I'm not a fan of kits as you are always paying for some stuff you either don't need or would be better off without. Buying used as suggested above is smart, but not always possible where/when you are.
If you are up for some more DIY work, you can do professional level work on a line press. They are simple to build. Search on here and/or google to see what is involved. Many, many shirts you see from major brands were printed on such presses in Asia. I encourage you to investigate this idea if you are reasonably good at DIY projects.
That said, I bought my first press before I was aware of line presses, so I ended up with the Silver Press from Ryonet, 4/1. It was fine for single-color prints, but was a pain to setup for multi-color work, and prone to inconsistent results. The main fault of the design was that it depended upon the tightness/friction of the two bolts that held the head to the arm in order to set and control the tilt of the head. This needs to be adjusted for each screen since the square tube of the screen frame is often a bit out of true. Then partway through a job the damn joint slips a bit and you are FUBAR. So if you want professional results and minimum headaches, don't get a press that uses bolts through the joint to set the head tilt.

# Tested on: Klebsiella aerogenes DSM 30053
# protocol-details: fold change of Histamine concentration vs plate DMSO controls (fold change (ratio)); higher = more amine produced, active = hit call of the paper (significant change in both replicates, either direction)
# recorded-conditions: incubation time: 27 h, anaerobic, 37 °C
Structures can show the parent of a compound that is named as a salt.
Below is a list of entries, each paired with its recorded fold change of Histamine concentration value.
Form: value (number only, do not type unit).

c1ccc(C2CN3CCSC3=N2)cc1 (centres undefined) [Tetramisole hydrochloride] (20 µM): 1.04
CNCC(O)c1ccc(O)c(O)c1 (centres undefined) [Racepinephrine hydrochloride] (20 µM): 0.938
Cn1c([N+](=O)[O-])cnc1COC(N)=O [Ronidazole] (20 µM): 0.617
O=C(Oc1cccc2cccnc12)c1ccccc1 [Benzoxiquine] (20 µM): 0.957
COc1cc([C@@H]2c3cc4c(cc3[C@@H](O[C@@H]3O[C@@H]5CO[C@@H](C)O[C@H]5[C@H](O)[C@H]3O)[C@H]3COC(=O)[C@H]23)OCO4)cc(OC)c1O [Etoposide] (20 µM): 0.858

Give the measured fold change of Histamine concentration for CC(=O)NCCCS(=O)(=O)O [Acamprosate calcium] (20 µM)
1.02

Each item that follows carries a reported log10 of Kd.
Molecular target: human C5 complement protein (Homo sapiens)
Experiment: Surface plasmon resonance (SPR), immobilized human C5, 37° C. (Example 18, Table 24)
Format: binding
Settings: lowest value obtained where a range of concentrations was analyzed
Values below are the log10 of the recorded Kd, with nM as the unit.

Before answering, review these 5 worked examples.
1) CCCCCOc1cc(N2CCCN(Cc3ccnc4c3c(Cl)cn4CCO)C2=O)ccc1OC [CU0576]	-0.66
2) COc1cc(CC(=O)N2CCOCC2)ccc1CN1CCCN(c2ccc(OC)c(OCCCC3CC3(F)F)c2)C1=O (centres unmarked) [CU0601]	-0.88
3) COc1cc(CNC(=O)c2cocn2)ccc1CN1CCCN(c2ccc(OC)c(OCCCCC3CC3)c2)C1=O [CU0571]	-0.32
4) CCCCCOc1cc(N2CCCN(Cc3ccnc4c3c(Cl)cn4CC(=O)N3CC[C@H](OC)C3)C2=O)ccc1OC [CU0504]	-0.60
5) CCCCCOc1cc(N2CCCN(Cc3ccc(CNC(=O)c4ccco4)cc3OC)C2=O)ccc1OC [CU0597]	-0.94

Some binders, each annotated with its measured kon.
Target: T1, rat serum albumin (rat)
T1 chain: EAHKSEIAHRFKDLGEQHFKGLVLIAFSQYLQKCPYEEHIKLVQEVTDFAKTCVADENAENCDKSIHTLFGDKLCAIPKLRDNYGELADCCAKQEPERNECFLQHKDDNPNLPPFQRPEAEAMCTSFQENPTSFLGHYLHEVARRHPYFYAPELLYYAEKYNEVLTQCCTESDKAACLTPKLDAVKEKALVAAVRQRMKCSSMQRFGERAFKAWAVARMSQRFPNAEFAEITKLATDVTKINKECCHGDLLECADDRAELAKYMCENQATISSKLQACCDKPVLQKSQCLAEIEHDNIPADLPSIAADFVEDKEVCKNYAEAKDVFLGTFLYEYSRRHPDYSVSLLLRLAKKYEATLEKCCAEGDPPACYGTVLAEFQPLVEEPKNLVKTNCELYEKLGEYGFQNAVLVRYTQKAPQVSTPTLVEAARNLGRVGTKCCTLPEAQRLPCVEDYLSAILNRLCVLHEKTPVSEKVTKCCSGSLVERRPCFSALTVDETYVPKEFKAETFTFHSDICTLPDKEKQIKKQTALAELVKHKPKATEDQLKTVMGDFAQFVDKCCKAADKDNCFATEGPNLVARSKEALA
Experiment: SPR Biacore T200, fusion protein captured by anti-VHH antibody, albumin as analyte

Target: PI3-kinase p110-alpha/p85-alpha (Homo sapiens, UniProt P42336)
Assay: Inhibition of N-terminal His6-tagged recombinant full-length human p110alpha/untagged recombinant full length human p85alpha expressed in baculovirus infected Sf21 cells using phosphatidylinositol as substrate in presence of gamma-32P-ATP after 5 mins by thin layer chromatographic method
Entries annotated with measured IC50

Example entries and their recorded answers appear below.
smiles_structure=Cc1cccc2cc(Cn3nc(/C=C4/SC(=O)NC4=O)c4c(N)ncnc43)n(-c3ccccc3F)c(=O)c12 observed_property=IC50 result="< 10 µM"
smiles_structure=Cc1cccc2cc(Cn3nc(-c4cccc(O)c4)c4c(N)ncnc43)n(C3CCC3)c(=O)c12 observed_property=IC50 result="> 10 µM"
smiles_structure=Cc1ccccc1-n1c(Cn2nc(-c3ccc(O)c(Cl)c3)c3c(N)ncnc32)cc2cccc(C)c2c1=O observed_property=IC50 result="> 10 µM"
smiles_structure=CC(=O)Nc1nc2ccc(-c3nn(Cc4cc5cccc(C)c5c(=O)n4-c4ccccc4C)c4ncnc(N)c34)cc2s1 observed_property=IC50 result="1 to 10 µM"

Also, when tightening down the head clamp, the screen would tend to squirm a bit, and since the press did not have micros, it took a lot of fiddling to get multiple screens properly aligned to each other. Micros are nice, but even nicer is a solidly built head clamp that doesn't make the screen squirm when you tighten it down.
I eventually made a go at selling shirts, and was going sort of crazy when my best seller was a 3-color design. I soon bought a Vastex 2000 4/4, a truly professional level press, but also $$$$.
My first DIY exposure unit was 4 40w UV tubes, a box made out of 2x12 and a piece of glass. It worked. Pro tip. Use a fast poly type emulsion, like Saati PHU. Diazo is slow, and when you have a weak exposure unit and Diazo, it can be frustrating. I now have a DIY 1000w metal halide. If I were doing a new one today, I would probably use UV LEDs. Lots of info on this if you search.
I print water base, and used a heat gun as a "flash." It works. I've since bought a Vastex F-1000 and it is great. Many of the people who use line table presses, use heat guns for flashing--though I imagine you could use a conventional flash if you set things up right.
I cure with a heat press. It gives good results with the water base inks I use. Some also cure Plastisol with a heat press, though obviously there can be issues if you use too much heat and pressure with that ink.